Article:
Leak's projection: rejection
By GARY SHELTON
Published May 1, 2007
No one expected him to go in the first round. If you have watched Chris Leak at all, you know he doesn't have enough arm for the first round.
It was not surprising that he didn't go in the second, either. After all, Leak is only 5-11, and as such, isn't tall enough to board a second-round ride.
If you wanted to push the point, well, no one was looking for him in the third round, either. He just wasn't fast enough for the third.
And, yeah, the fourth round was still kind of early to listen for his name. Maybe the fifth was beyond his reach. Maybe you even understood the early part of the sixth round.
But for crying out loud, didn't anyone notice that Leak played football last year?
The NFL chose up sides again over the weekend, and judging from the results, Leak may have been the most draft-resistant quarterback in college football last year. This is a league where no one agrees on anything, and yet, hundreds of scouts seem to have reached the same conclusion: Leak can't play.
Do the math: There were 32 teams and 255 available slots, some of which were spent on players who will trip and fall as they exit training camp next fall, and still, no one took Leak, the Florida quarterback. All that was left for him was one of those standard not-rich-and-not-famous free-agent contracts from the Chicago Bears. When you consider falls from grace, even Brady Quinn ought to feel bad for Leak.
Again, no one expected anyone to see a potential star in Leak. He's only 5-11, and he doesn't dazzle you with his speed or with his arm strength. There isn't anything special there. There is a lot about Leak that says he is one of those very good college players whose game doesn't translate to the NFL.
On the other hand: Tyler Thigpen.
You have heard, no doubt, of the legend of Thigpen, who just might be the finest quarterback ever to play for the Coastal Carolina Chanticleers. No? How about Jordan Palmer of Texas El-Paso? Or Jeff Rowe of Nevada? Thigpen was drafted by Minnesota, Palmer by Washington and Rowe by Cincinnati.
Now tell me: Would you really take those guys over Leak?
For goodness sakes, how in the world did Florida ever win anything? And a follow-up question: Where would Tim Tebow have been drafted?
I know, I know. This is the NFL, where job applicants are rated by potential. Often, it is better to be tall than to be successful and better to have speed than intangibles. Considering that Florida fans always wanted Leak to be more than he was, the NFL's rejection seems like more of a disappointment than a reason to slam down your fist in anger.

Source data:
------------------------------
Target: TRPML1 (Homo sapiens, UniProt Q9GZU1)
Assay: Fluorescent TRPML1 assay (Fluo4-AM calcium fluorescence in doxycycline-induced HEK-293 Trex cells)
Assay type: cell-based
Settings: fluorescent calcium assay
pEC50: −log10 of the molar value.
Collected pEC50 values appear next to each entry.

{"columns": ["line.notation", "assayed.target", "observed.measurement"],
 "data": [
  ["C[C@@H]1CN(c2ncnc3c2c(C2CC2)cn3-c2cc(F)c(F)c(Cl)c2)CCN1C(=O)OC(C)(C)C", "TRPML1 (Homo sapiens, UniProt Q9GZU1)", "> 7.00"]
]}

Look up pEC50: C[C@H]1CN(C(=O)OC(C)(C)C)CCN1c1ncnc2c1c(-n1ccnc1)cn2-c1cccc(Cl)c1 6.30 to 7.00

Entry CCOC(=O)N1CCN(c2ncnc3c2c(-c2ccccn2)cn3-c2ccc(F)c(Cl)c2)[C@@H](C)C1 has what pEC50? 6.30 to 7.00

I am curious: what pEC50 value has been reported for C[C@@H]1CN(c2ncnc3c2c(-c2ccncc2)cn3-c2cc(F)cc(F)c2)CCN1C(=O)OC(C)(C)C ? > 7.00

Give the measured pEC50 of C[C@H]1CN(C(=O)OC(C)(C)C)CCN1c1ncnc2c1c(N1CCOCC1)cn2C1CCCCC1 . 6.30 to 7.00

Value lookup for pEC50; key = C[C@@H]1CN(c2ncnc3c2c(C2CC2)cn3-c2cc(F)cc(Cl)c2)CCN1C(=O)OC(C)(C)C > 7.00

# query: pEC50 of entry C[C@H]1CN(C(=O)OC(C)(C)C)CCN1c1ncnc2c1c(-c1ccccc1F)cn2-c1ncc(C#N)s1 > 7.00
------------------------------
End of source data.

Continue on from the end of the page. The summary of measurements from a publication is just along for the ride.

Still, wouldn't you have thought that someone, anyone, would have taken a flyer on a player who was 29-9 while at Florida? Shouldn't winning a national championship game be worth something?
For crying out loud, history says these kinds of guys always get drafted. Jay Barker, after playing for Alabama's national champions, was drafted. So was Tee Martin of Tennessee and Josh Heupel of Oklahoma and Ken Dorsey of Miami and Craig Krenzel of Ohio State and Matt Mauck of LSU. Even Scott Frost of Nebraska was drafted, although he was a defensive back by the time he hung up the phone. You have to go back to Tommie Frazier of Nebraska (who had blood clots in his legs) and Charlie Ward of FSU (who had the NBA in his eyes) to find a championship quarterback who was ignored.
That's the thing you have to remember. Every year, the NFL drafts a great many quarterbacks who have proven they cannot find their way to a center's backside. And yet, Leak had to wait until ESPN had put Mel Kiper back into storage before his phone rang.
At least the Bears seemed to see something. Who knows? Maybe someone showed general manager Jerry Angelo a replay of the Super Bowl game late Sunday, and Angelo pulled a muscle reaching for the phone. Hey, Leak made Florida fans forget about Rex Grossman. Maybe he can do the same thing in Chicago.
In some ways, what happened for Leak over the weekend was something of a backhanded compliment. It said he was a man whose accomplishments outweighed his ability, an overachiever who won despite not having blow-it-out-the-doors talent. Considering that only three Gators went in the first three rounds, it said much the same about the draftable players from Florida.
Now, Leak gets a chance to prove everyone wrong again. He has a chance to stick as the Bears' No. 3 quarterback. He has a chance to prove he is bigger, faster and better than the stopwatches and tape measures would indicate.
It would help, of course, if the Bears could schedule a game against Ohio State.
You know, for old time's sake.
Gary Shelton can be reached at (727) 893-8805.
Fast Facts: Catching a draft
Where national championship quarterbacks wound up in the NFL Draft (with year of title; not all entered the draft the following year):
2006 Chris Leak, Florida -- undrafted
2005 Vince Young, Texas -- first round, Tennessee
2004 Matt Leinart, USC -- first round, Arizona
2003 Matt Mauck, LSU -- seventh round, Denver
2002 Craig Krenzel, Ohio State -- fifth round, Chicago
2001 Ken Dorsey, Miami -- seventh round, San Francisco
2000 Josh Heupel, Oklahoma -- sixth round, Miami
1999 Chris Weinke, FSU -- fourth round, Carolina
1998 Tee Martin, Tennessee -- fifth round, Pittsburgh
1997 Brian Griese, Michigan -- third round, Denver; Scott Frost, Nebraska -- third round, N.Y. Jets (as a DB)
1996 Danny Wuerffel, Florida -- fourth round, New Orleans